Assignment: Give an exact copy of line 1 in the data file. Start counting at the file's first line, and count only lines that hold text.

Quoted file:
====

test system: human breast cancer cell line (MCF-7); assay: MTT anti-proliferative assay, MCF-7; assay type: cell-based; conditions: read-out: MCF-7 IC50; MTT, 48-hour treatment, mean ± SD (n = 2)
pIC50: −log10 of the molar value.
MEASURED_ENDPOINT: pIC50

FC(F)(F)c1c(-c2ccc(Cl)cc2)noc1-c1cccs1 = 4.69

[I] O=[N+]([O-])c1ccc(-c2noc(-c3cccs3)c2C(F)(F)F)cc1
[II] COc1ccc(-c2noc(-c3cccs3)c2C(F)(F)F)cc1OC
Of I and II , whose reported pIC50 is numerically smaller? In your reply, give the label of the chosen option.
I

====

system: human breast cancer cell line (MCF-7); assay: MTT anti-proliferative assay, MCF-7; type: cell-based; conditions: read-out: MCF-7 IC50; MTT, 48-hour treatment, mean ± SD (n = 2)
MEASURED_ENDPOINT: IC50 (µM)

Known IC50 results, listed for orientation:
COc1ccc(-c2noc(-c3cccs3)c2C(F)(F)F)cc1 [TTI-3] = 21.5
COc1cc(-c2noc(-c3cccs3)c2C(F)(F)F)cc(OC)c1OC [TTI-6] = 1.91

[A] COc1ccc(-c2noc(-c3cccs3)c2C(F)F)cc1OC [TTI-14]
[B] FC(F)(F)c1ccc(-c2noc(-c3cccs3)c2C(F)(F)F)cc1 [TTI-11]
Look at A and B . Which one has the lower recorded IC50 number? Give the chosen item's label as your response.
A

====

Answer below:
test system: human breast cancer cell line (MCF-7); assay: MTT anti-proliferative assay, MCF-7; assay type: cell-based; conditions: read-out: MCF-7 IC50; MTT, 48-hour treatment, mean ± SD (n = 2)